April 26, 2017

Should gated subdivisions be prohibited in Williston?

Planning Commission weighs in


By Luke Baynes

Observer staff

Most of the suggested tweaks to the Williston Unified Development Bylaw proved to be uncontroversial at Tuesday’s Planning Commission meeting.

Item 42.3.2 (“Change required residential setbacks from 15 feet to 10 feet as in the previous bylaw”) met with little opposition.

Nor did item (“Word ‘sing’ is supposed to be ‘sign’”) cause a stir.

The same couldn’t be said for an item marked “Gated Subdivisions: Should these be prohibited?”

“It’s one of those things where it’s just a matter of time before someone would propose one,” said Ken Belliveau, Williston Director of Planning and Zoning.

Belliveau proposed the following language: “In no case shall gates of any kind be permitted across public or private roads, or driveways serving more than one dwelling unit.”

Planning Commission Chairman Jake Mathon was against such a bylaw.

“Do I want gated communities? I don’t really care for them. I’ve been down to Florida a few times and I don’t like that type of development,” Mathon said. “But that’s my personal preference, and if somebody else wants to do that on a private road, that’s their prerogative to do so.”

Commission member Kevin Batson sat on the other side of the fence on the issue.

“It’s not just a gate, it’s a fenced-in community,” Batson said. “You build a wall around your community, and I’m really opposed to that.”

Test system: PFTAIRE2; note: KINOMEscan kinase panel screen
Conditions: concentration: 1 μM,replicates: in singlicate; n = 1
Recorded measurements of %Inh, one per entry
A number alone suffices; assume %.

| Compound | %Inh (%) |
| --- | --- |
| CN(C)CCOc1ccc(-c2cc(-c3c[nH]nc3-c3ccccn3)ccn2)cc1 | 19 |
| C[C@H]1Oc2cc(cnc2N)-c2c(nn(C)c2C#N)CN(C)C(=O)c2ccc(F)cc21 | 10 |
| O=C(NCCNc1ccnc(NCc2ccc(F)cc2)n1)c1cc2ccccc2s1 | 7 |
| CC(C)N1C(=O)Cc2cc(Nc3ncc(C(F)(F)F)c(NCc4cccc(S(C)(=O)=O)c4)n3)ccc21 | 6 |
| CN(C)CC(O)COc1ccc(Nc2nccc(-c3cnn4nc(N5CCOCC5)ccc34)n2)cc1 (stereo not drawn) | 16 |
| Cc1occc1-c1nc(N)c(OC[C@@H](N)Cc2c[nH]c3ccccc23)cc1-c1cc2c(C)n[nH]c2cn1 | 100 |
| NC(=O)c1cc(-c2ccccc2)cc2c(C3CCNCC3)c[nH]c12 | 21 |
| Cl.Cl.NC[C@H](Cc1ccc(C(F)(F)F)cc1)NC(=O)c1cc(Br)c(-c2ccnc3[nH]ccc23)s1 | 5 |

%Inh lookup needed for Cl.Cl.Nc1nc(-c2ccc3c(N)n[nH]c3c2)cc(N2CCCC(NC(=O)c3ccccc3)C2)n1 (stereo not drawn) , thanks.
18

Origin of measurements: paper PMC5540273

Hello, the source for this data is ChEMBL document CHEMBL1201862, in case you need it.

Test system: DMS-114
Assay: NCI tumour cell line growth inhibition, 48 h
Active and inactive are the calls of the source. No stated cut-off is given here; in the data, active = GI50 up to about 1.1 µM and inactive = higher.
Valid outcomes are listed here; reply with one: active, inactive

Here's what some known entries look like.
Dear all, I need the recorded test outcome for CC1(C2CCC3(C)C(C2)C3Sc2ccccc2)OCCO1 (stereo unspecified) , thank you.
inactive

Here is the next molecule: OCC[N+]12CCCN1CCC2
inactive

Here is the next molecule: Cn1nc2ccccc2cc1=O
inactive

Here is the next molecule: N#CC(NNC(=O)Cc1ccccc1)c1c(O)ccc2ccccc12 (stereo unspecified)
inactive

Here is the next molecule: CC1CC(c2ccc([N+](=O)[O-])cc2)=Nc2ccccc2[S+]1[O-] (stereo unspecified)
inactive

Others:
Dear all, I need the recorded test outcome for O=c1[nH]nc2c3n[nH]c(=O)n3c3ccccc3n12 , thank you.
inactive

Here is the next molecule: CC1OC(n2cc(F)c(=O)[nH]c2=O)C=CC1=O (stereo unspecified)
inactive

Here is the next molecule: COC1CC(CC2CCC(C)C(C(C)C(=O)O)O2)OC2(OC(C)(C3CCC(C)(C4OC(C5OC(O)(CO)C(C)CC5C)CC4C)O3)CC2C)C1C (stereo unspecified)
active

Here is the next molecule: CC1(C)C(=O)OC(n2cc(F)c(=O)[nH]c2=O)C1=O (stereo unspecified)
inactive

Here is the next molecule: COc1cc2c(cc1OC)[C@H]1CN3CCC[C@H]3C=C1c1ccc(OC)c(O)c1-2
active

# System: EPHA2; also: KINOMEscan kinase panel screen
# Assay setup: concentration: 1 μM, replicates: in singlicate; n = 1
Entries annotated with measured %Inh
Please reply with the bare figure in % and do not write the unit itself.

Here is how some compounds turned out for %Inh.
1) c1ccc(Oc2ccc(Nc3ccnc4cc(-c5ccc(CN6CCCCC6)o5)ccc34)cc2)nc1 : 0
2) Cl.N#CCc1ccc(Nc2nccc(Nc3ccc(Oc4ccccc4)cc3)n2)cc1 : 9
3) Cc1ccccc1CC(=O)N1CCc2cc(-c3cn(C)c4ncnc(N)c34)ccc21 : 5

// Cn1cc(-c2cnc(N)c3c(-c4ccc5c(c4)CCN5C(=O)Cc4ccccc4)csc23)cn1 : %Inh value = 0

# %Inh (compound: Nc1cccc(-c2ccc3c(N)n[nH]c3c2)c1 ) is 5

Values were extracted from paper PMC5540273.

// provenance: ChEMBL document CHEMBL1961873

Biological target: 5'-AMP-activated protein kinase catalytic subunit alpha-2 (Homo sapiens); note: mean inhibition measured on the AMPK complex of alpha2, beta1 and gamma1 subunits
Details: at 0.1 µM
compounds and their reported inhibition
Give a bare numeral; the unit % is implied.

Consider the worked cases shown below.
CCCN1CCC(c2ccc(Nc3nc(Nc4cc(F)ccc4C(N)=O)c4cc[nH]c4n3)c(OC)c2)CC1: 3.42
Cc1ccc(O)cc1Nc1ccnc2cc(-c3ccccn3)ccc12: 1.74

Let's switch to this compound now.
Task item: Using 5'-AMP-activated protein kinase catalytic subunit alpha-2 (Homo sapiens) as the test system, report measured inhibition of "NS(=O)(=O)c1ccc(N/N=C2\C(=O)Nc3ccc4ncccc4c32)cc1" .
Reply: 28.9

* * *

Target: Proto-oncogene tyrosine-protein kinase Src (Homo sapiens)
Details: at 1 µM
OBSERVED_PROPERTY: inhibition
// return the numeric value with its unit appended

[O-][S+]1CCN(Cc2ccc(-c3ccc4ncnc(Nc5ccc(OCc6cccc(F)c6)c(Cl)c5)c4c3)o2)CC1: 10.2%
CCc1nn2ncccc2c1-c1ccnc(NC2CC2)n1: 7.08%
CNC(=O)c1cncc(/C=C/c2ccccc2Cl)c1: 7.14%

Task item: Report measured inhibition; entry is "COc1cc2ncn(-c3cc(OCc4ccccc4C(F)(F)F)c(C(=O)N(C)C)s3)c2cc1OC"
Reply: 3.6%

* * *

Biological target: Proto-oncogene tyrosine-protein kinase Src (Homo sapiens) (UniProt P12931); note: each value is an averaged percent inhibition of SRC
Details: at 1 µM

Williston Senior Planner Matt Boulanger offered an opinion regarding the practical application of the proposed bylaw.

“What this would really do is affect the roads that are constructed as part of a residential development,” Boulanger said. “In Williston, you can put up to five units on what we call a private driveway—a road that you’re not required to build to the full private road standard. So one way you (could) do it is you just attach (the proposed bylaw) to that and say public and private roads constructed as part of a subdivision will not have access control gates (and) private driveways can.”

The only consensus reached by the Planning Commission on the gate debate is that it requires further discussion.

The commission agreed to include the gated subdivision question as an agenda item at a warned public hearing to discuss all of the proposed changes to the Unified Development Bylaw.

The date of the public hearing has yet to be determined.


  1. youngvt says:

    I am writing in response to Mr. Hoxworth’s article on transportation costs for the poor in Vermont. I would like to suggest further research on this topic before we simply just give another handout or tax credit. The poor, may, have a higher disproportionate burden on their transportation costs than the wealthier residents of Vermont; however, they also have a lower disproportionate burden on taxes and housing. Pick your evil.
    We can simply just give every poor Vermonter an energy efficient car, gas card, free tuition, renter’s rebate, etc.…but the only way out of poverty is through the combination of education, hard work, and discipline. Education and degrees are not handed out or purchased; a person has to EARN them. This seems to be the only way out of poverty—sorry, there are no shortcuts.
    If we continue this trend of enabling, our entire state will be a welfare state.

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